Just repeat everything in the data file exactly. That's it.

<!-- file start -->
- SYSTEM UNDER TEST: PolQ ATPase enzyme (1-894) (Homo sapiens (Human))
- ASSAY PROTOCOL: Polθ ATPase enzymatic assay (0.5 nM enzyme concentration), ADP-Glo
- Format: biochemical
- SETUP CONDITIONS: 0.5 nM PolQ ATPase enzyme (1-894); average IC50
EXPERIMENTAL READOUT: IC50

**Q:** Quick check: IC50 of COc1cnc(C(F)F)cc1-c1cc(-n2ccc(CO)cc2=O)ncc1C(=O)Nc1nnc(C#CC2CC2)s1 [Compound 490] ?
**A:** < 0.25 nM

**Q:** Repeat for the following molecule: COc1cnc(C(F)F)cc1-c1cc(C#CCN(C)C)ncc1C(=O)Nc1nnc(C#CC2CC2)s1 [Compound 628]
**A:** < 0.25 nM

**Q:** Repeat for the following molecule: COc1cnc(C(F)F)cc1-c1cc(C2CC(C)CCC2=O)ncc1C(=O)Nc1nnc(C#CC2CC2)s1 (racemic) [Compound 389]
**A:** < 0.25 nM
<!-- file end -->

- SYSTEM UNDER TEST: PolQ ATPase enzyme (1-894) (Homo sapiens (Human))
- ASSAY PROTOCOL: Polθ ATPase enzymatic assay (0.5 nM enzyme concentration), ADP-Glo
- Format: biochemical
- SETUP CONDITIONS: 0.5 nM PolQ ATPase enzyme (1-894); average IC50
EXPERIMENTAL READOUT: IC50

**Q:** Quick check: IC50 of COc1cnc(C(F)F)cc1-c1cc(-n2ccc(CO)cc2=O)ncc1C(=O)Nc1nnc(C#CC2CC2)s1 [Compound 490] ?
**A:** < 0.25 nM

**Q:** Repeat for the following molecule: COc1cnc(C(F)F)cc1-c1cc(C#CCN(C)C)ncc1C(=O)Nc1nnc(C#CC2CC2)s1 [Compound 628]
**A:** < 0.25 nM

**Q:** Repeat for the following molecule: COc1cnc(C(F)F)cc1-c1cc(C2CC(C)CCC2=O)ncc1C(=O)Nc1nnc(C#CC2CC2)s1 (racemic) [Compound 389]
**A:** < 0.25 nM